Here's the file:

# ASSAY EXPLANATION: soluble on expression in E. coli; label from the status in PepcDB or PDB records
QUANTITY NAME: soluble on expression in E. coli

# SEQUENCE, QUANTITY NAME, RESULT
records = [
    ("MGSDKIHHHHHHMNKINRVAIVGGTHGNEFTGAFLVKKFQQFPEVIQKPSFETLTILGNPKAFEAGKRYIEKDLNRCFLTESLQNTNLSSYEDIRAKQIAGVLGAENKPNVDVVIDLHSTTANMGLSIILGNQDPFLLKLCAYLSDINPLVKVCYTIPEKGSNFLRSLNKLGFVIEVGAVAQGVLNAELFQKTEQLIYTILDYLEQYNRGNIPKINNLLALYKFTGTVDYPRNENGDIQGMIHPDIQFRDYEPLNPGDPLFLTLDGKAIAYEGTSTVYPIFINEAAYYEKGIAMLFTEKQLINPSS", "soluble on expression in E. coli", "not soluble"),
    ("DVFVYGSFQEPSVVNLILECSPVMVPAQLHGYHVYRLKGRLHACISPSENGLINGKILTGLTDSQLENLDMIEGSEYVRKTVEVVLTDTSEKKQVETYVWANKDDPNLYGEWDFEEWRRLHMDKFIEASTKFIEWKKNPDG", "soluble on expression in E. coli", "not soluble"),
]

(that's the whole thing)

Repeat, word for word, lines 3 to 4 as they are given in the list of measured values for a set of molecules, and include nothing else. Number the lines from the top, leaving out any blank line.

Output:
# SEQUENCE, QUANTITY NAME, RESULT
records = [